Recently I watched a film titled Kirschblüten—Hanami, a German film that takes place in both Germany and Japan. (It’s called Cherry Blossoms in English and HANAMI in Japanese.) The film revolves around a widower who travels to Japan to realize (sot of) his late wife’s dream of becoming a butoh dancer.
I loved how the film showed the different ways people mourn loss—of loved ones, family members, friends. It also showed how, just because you are related by blood or because you regret something you said or did, it doesn’t mean you treat your family members (living or dead) terribly well. Sad.
My favorite part of the movie was Irizuki Aya (入月絢), who plays the part of Yu in the film. Apparently Irizuki is a dancer and not actually an actress, but you could’ve fooled me by the way she got Yu’s character spot-on—Yu is the one who, without being overly emotional or dramatic, leads the protagonist toward understanding and, in a way, falling love with his wife all over again.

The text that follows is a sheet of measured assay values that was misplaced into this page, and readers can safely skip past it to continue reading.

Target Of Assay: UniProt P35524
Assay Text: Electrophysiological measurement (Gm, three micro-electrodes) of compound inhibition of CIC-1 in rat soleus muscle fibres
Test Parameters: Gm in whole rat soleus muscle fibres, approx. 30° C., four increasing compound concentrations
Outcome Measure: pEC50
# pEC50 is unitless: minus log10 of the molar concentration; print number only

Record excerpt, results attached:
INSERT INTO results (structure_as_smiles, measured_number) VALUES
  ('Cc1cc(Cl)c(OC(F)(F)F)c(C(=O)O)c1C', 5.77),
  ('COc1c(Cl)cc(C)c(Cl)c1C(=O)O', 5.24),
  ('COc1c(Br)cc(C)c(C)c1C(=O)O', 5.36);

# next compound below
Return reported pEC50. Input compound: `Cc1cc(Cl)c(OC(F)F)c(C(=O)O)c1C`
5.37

Not much Japanese is spoken in the film, but it’s a wonderful way to see Japan from a fresh perspective. A must-see if you want to enjoy cherry blossoms in the middle of summer.